According to a survey conducted by Bífröst University for the Civic Movement, 67% of Icelanders believe administrative authorities are either highly or very highly corrupt.
“For years it was said that Iceland was one of the least corrupt countries in the world,” a statement from the Civic Movement reads in part, “Transparency International has regularly conducted a measurement of corruption, and according to them the country was a model to others.”
According to Bífröst’s poll, 67% of respondents said they felt government authorities were either highly or very highly corrupt. 1,350 people were contacted for the poll, of whom 63.6% responded. Ragnhildur Arnljótsdóttir, the directing manager of the office of the Prime Minister, told Vísir that it is crucial that the people trust their government, and so authorities should do everything in their power to earn that trust back.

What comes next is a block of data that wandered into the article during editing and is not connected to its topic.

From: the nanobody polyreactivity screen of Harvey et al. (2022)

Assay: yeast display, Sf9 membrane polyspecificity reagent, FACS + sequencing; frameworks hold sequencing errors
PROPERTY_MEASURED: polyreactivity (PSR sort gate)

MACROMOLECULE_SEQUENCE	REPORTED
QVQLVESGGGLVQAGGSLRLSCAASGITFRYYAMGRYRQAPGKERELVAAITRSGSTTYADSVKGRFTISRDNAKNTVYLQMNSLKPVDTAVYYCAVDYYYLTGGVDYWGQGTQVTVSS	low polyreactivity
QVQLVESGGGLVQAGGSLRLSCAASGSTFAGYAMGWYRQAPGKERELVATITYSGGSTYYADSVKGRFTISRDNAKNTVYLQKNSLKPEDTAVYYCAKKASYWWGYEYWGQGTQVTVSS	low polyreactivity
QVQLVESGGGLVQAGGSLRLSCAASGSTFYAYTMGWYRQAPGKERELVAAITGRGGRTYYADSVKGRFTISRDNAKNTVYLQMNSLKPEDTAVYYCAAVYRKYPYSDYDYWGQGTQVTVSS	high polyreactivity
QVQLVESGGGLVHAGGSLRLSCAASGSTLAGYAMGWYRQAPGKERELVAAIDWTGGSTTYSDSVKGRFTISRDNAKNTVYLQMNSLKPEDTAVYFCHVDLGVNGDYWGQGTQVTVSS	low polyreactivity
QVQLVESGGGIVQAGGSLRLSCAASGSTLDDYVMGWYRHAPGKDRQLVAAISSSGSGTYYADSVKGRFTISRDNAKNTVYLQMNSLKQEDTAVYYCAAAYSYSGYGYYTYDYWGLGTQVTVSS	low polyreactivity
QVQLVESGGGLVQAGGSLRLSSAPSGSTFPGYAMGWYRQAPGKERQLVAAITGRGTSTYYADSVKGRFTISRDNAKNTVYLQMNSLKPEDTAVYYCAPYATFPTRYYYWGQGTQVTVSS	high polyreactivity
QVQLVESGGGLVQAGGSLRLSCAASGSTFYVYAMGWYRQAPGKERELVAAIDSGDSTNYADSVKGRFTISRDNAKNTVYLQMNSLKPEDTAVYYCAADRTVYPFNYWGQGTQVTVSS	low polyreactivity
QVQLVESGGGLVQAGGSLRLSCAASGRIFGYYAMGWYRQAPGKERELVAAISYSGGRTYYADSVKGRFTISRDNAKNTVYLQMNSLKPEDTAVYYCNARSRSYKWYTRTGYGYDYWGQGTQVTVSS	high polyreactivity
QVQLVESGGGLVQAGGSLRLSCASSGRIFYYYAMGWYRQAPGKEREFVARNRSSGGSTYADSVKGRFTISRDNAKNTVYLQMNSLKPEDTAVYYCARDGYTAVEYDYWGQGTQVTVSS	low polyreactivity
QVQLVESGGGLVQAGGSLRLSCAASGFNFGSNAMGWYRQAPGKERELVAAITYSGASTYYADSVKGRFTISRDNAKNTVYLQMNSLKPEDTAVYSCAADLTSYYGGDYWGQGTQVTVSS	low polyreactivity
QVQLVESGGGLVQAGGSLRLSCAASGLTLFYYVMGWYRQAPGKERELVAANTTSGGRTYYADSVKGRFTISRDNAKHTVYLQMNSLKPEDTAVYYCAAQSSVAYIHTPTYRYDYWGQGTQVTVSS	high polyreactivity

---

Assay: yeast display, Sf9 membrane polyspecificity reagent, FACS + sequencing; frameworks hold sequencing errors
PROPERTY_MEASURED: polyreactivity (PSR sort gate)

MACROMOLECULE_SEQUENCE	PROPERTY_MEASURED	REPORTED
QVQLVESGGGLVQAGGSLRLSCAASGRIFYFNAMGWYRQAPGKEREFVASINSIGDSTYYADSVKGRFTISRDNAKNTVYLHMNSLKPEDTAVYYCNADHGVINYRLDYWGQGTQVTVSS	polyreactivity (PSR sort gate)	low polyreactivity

Among the more common complaints from Icelanders as to what makes the country corrupt is the density of the society; with just over 300,000 people, more than half of them living in one city, it’s not uncommon for family members to be working at the same company, especially in larger corporations. This brings with it instances wherein a relative of a manager is promoted or hired over more qualified yet unrelated people. Another corruption factor is the overlap between business and political interests, where close relationships between politicians and bank managers, for example, give the impression of self-serving and greed.
For more on Transparency International’s methodology, read here.
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